This comes from the AP story about new additions to Merriam-Webster's collegiate dictionary.
We consider this a good thing, especially because "mondegreen" appears in our forthcoming book, Things That Make Us [Sic], along with a host of other things that might not have made the dictionary, including lolcat (we study the rules of this particular brand of kitty-pidgin).
And then there's "mondegreen." In a category of its own, it describes words mistaken for other words. A mondegreen most often comes from misunderstood phrases or lyrics.
It comes from an old Scottish ballad in which the lyric "laid him on the green" has been confused over time with "Lady Mondegreen."
Among the best-known modern examples: "There's a bathroom on the right" in place of Creedence Clearwater Revival's "There's a bad moon on the rise" and "'Scuse me, while I kiss this guy" in place of "kiss the sky" in the 1967 Jimi Hendrix classic "Purple Haze." [NOTE: WE THINK "WRAPPED UP LIKE A DOUCHE IN THE MIDDLE OF THE NIGHT IS FUNNIER THAN THESE EXAMPLES. CAN YOU NOT SAY "DOUCHE" IN A FAMILY PAPER?]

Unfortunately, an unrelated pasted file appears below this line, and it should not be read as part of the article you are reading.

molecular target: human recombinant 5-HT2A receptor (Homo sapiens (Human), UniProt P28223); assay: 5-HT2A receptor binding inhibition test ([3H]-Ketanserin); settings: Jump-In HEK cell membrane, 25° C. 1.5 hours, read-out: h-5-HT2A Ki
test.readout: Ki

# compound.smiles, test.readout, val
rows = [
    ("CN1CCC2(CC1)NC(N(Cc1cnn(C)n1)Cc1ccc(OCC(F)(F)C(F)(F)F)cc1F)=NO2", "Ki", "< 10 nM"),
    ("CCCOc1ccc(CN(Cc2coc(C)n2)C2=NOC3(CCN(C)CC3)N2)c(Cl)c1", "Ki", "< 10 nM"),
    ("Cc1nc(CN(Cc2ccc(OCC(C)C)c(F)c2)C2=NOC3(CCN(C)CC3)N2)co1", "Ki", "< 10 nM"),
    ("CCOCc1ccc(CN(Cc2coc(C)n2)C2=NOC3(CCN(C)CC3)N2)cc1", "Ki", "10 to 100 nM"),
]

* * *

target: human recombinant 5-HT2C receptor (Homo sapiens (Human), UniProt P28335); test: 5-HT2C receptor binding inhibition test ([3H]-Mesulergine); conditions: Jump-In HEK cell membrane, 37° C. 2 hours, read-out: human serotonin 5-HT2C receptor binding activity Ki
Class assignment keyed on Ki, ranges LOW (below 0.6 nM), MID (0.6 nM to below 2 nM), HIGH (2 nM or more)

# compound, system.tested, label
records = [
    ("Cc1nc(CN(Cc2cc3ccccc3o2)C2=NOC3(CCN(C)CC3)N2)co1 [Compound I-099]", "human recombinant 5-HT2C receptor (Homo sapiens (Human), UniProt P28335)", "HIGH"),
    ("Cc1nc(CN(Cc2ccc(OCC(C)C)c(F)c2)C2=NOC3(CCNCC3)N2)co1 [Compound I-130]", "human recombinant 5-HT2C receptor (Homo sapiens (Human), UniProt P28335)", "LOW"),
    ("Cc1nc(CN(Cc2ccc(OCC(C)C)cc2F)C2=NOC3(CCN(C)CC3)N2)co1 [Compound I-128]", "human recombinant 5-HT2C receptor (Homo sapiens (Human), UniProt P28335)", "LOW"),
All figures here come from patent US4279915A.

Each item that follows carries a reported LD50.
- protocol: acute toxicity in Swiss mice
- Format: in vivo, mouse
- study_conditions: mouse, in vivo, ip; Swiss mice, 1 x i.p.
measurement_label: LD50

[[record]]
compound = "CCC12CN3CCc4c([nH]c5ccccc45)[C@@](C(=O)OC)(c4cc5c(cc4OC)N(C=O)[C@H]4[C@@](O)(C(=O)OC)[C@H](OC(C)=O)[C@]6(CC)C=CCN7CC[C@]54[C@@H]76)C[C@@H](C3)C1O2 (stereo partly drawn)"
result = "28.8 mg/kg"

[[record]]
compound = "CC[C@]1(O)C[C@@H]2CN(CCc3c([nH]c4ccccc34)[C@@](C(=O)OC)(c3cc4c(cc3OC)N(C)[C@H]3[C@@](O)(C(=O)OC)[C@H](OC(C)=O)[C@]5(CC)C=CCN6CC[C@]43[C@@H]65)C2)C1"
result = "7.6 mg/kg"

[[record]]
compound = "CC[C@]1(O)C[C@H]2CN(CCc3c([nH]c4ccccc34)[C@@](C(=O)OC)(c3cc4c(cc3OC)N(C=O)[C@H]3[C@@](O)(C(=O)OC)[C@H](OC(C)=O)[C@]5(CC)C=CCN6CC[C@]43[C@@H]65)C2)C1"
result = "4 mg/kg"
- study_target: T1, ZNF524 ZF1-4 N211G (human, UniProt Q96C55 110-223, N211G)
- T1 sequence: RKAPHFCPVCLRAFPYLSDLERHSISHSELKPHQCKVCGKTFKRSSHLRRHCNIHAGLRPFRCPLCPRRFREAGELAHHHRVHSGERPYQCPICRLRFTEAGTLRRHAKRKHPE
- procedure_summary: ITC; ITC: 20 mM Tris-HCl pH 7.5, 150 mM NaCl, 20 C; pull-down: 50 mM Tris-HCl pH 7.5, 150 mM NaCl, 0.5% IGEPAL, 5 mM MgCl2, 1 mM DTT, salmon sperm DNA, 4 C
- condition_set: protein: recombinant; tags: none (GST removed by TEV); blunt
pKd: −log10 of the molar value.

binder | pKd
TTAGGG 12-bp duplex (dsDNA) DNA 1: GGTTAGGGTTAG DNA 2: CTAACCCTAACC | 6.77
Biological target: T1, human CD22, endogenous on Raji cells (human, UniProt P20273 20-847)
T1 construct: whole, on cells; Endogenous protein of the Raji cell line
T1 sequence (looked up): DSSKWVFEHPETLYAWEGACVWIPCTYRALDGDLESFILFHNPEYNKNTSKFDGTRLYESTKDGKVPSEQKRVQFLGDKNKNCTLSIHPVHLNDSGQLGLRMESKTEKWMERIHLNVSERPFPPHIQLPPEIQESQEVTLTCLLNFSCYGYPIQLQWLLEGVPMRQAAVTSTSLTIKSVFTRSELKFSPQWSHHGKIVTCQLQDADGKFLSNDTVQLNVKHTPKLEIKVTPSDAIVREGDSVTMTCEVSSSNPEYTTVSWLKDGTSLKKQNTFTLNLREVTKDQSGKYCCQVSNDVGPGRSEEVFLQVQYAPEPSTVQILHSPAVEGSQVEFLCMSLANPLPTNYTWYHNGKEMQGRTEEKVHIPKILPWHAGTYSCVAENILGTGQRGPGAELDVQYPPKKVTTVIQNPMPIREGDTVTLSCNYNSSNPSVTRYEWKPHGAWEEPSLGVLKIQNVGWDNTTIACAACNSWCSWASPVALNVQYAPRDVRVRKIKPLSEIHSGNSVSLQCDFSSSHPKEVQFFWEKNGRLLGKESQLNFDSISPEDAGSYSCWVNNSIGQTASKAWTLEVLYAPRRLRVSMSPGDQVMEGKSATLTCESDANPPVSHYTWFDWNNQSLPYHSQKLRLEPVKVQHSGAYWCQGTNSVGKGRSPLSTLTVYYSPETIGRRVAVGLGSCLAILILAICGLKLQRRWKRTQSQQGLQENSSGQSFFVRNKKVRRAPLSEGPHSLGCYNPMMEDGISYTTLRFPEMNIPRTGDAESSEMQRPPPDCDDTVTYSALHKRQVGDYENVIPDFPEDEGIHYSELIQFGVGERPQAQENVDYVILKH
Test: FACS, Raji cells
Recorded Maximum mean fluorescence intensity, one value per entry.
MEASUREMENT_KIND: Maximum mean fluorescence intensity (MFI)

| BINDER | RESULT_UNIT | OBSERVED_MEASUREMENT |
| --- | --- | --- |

Mondegreen, first spotted in print in 1954, was among tens of thousands of words the wordsmiths watched for decades. That and others make the cut for the dictionary based on how widely they are used in publications ranging from newspapers to technical manuals.
We reviewed the index this morning; here is a partially marked-up snippet for the "egregious errors" entry:
We hope that makes you want to buy the book. It comes out in October, but you can order it in advance and save 32 percent. (At SPOGG, we are thrifty as well as grammatical.)